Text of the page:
Kondrat’eva reaction

There is some really nice cycloaddition chemistry coming out of Prof. Rob Britton’s lab at SFU. I just heard Rob speak at the symposium dedicated to the memory of Alan Katritzy. Alan’s passing was a big loss to the community, which is evidenced by the interest his chemistry keeps generating. The chair of our Department, Prof. Rob Batey, together with Prof. Vic Snieckus of Queens University, put together a nice group of speakers to commemorate Alan’s contributions to the science of heterocyclic chemistry. All of this took place in Ottawa, as part of the annual CSC meeting.


Now back to the [4+2] chemistry, which is appropriately (according to Rob Britton), referred to as the Kondrat’eva reaction. It is an interesting process, mainly due to the rare display of cycloaddition behaviour on behalf of the oxazole nucleus. Rob is running these reactions in flow, which makes sense given the volatility of alkene starting materials he uses. The reaction is a wonderful means to put together substituted pyridine rings. If you look at the ones made by Rob, you will see that it is far from obvious how to make them by any other means. In the hands of the SFU team, this chemistry was applied towards the synthesis of bioactive molecules.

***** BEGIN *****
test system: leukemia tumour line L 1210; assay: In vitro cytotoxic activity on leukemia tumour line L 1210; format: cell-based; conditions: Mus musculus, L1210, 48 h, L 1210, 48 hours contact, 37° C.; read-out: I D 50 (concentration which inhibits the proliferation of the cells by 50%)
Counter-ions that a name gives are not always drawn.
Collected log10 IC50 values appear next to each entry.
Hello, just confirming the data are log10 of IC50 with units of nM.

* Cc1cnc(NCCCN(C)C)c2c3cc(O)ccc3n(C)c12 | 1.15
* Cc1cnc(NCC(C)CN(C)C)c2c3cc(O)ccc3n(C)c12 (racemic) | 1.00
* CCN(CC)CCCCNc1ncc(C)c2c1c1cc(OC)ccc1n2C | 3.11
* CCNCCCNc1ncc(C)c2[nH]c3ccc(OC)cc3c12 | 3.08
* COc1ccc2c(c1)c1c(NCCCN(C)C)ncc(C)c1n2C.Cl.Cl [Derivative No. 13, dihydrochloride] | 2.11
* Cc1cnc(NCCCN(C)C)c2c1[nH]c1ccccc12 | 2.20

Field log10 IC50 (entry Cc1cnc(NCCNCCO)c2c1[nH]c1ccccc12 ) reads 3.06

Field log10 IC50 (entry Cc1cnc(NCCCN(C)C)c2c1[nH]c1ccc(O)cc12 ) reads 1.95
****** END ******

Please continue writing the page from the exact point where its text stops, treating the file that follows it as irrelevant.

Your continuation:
2 thoughts on “Kondrat’eva reaction

  1. While this is very pretty, it would be nice if the substrate scope could be expanded: From looking up the supplementary it looks like the reaction only works reasonably well for cyclopentene, with other cyclic olefins provided around 10% isolated yield. And the conditions are brutal.

    I wonder if oxazole-N-oxide could do this kind of reaction, to provide pyridine N-oxides. Maybe after O-methylation or treatment with triflic anhydride could activate it further, as a inverse demand DA substrate. Oxazole-N-oxides are available in one good yielding step, from alpha nitrosated ketones and aromatic aldehydes.

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